Maddie Oatman

Senior Research Editor

Maddie is the senior research editor at Mother Jones, based in the San Francisco office. She writes and edits stories about food, health, the environment, and culture, and is the co-host of MoJo's food politics podcast Bite. Her work has also appeared in Grist, Huffington Post, Outside, the Rumpus, and the Best American Science and Nature Writing. You can reach her at moatman@motherjones.com. 

Get my RSS |

When Spruce Beetles Attack!

Scientists have found that drought means Engelmann spruce trees (pictured on Red Mountain Pass, Colorado, above) have weaker defenses against spruce beetles, triggering an outbreak in hundreds of thousands of acres in Colorado's forests.

Since the late 1990s, mountain pine beetles have swept through millions of acres of forest in the Rockies, turning hillsides of trees a rusty red and then grey as they populate trees and kill them. In Colorado, this outbreak seems to have peaked in 2008 and 2009; but just as one species slowed, another—the spruce beetle—has picked up steam. A new University of Colorado study published in Ecology reveals how drought was the driver of the rise in spruce beetle activity and resulting tree deaths in Colorado's high-elevation forests in recent years. The drought is in turn linked to changes in sea surface temperatures that are expected to continue for decades to come. In the long-term, such massive insect infestations could dramatically diminish North American forests' ability to retain water and sequester carbon—meaning trees will be less effective at balancing out the human toll on the environment.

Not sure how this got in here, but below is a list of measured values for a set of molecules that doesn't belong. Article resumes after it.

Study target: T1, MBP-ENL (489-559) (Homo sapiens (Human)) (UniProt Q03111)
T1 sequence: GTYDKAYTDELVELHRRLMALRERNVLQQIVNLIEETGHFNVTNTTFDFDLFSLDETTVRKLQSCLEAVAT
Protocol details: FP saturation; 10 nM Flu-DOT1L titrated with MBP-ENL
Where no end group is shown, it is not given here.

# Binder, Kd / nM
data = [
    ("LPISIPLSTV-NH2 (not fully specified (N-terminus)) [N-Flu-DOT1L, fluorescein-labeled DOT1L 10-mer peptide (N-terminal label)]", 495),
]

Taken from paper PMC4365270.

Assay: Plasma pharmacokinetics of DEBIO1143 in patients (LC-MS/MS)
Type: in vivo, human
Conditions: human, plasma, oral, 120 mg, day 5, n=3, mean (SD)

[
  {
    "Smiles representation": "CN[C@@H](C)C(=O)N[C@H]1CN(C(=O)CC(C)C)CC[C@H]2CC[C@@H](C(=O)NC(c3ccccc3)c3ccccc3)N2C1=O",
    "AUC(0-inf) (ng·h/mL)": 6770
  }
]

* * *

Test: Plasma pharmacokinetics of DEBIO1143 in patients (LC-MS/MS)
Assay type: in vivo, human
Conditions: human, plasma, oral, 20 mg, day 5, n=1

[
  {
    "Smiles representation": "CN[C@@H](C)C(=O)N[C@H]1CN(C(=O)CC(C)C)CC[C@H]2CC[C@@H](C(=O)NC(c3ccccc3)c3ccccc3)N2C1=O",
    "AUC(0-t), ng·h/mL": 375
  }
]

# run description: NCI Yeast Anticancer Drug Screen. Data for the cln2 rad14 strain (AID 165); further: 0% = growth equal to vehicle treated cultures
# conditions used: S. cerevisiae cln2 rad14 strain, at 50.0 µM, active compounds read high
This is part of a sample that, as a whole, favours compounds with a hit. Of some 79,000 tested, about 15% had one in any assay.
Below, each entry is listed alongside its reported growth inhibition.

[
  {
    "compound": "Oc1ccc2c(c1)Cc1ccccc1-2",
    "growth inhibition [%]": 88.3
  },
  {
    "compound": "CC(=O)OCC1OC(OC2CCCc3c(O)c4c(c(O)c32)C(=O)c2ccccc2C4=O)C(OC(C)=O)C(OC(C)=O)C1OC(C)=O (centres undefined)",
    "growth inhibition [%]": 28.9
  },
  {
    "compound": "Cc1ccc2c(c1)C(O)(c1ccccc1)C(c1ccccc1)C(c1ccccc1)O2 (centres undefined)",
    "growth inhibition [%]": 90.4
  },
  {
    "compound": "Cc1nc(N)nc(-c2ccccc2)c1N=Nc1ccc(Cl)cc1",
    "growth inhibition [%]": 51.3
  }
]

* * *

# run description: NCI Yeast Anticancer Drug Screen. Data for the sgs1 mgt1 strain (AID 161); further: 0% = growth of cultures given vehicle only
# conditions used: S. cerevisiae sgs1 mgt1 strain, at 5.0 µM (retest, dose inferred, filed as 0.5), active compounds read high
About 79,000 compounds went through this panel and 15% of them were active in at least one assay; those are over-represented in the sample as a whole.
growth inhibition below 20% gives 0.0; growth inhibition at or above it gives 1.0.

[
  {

So far, fewer acres of trees have been affected by spruce beetles than mountain pine beetles, but there are more spruce forests in Colorado than Lodgepole pine, so there's "no reason to expect the percentage mortality to be less or acreage affected to be any less" than it was for the mountain pine beetle epidemic, said Tom Veblen, coauthor of the study and a geography professor at CU.

Thu Jan. 14, 2016 9:06 PM EST
Mon Jan. 4, 2016 7:00 AM EST
Wed Sep. 24, 2014 1:24 PM EDT
Mon Sep. 1, 2014 6:00 AM EDT
Wed Mar. 19, 2014 6:00 AM EDT
Sat Oct. 12, 2013 6:00 AM EDT
Thu Sep. 19, 2013 2:27 PM EDT
Mon Jul. 1, 2013 5:46 AM EDT
Fri Jun. 14, 2013 3:39 PM EDT
Mon Apr. 22, 2013 5:30 AM EDT
Mon Feb. 18, 2013 7:11 AM EST
Fri Feb. 8, 2013 7:42 PM EST
Sun Dec. 23, 2012 7:11 AM EST
Fri Nov. 9, 2012 10:18 PM EST
Wed Nov. 7, 2012 4:10 PM EST
Tue Nov. 6, 2012 7:52 PM EST
Mon Oct. 29, 2012 6:03 AM EDT
Wed Oct. 17, 2012 6:03 AM EDT
Wed Sep. 26, 2012 6:00 AM EDT
Mon Sep. 3, 2012 6:00 AM EDT
Tue Jun. 26, 2012 5:48 PM EDT
Tue May. 15, 2012 4:45 PM EDT
Tue Mar. 20, 2012 6:00 AM EDT
3
Fri Dec. 26, 2014 7:15 AM EST